Indulge in the smooth, easy-drinking Red Waragi Gin from Ingufu Gin, Rwanda's leading gin distillery. This gin is the perfect blend of quality and craftsmanship, made with the finest botanicals and infused with juniper berries, coriander, and a hint of citrus.
Red Waragi Gin is the ideal drink when you want something refreshing, with a light and clean taste that is sure to please. Its smooth finish makes it perfect when mixed with passionfruit juice, giving you a unique and tropical taste that is perfect for any occasion.
Crafted with the highest standards, Red Waragi Gin is an excellent rival to Uganda Waragi, known for its superior quality and taste. Ingufu Gin has created a gin that can compete with the best, and it's only a matter of time before it becomes the new favourite in your liquor cabinet.
So, whether you're in the mood for a refreshing cocktail or want to enjoy a gin and tonic, Red Waragi Gin is the perfect choice. It's unique taste and smooth finish will surely delight your taste buds, making it a must-have for any gin enthusiast.
The History of Gin in Rwanda
Gin, in one form or another, is known in East Africa as Waragi. It’s a distilled banana-based spirit containing gin botanicals. Until recently, gin or enguli as homemade gin was predominantly a Ugandan product. However, in the 2010s, several Rwandan companies entered the marketplace, bringing local competition and Rwanda’s answer to the famous Uganda Waragi Gin.
Uganda Waragi, or its homemade counterparts, make up almost 80% of all the alcohol drunk in Uganda, and Rwanda is fast following this trend.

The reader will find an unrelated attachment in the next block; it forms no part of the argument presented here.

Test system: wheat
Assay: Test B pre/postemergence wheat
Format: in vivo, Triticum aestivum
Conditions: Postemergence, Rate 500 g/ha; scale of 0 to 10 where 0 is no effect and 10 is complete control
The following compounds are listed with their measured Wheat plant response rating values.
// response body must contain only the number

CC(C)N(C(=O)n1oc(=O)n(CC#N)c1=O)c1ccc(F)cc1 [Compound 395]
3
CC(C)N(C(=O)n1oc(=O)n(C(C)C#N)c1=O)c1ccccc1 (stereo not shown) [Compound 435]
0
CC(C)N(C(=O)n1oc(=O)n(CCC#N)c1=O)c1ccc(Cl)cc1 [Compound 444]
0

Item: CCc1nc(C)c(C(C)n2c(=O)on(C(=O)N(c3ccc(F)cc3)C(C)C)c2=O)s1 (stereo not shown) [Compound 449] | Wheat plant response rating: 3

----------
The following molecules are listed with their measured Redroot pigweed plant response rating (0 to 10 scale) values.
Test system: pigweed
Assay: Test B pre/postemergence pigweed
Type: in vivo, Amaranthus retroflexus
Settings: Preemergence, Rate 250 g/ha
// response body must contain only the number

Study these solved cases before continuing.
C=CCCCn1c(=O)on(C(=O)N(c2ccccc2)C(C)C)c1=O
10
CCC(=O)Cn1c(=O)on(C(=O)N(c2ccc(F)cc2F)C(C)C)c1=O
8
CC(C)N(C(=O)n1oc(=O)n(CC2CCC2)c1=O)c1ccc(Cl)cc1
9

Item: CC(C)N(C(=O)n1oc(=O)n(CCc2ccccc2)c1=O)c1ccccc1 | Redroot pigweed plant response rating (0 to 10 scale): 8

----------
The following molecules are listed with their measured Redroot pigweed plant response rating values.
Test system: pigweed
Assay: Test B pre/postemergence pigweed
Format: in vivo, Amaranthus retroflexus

Red Waragi is brewed to perfection by the Rwandan company Ingufu Gin Ltd. It’s a botanical first gin – flavoursome, distinct, but not overpowering. Like all great gins, the consumer gets that wonderful waft of juniper scent each time the bottle is opened.
Gin arrived in East Africa during the British Colonial rule. Likely to be the only part of colonial times thought of affectionately, British Soldiers introduced gin to the Ugandans, which was an instant hit. Sadly like many other colonial laws, the British rulers decided that only British-imported Gin could be drunk in Uganda – which, fortunately, was protested vigorously by the Ugandan political parties of the time. When the UPC party took power in the 1960s, it ordered Uganda's first distillery to be built. The factory was staffed with a group of 26 blenders who formed the Association of Uganda Distillers and Vitners, which master blender Joel Sentamu headed.
Joel and his team created a unique gin by the lake shores in Port Bell, and the fresh waters of Lake Victoria. It was this gin recipe which ultimately became the world-famous Uganda Waragi.
Despite being content with Uganda Waragi as a drink of choice in Rwanda for many years, ultimately, Rwanda wanted to bring its flavour to the table – Red Waragi. Unlike its predecessor, the Rwandan version is soft, smooth and almost silky in texture.
Until the recent creation of Rwandan spirits, Rwanda was a beer-drinking country in the main.
The most popular commercially produced beers drunk in Rwanda include Primus, Mützig and Amstel. In rural areas, urwagwa is a beer made from the fermented juice of bananas that have been mixed with roasted sorghum flour.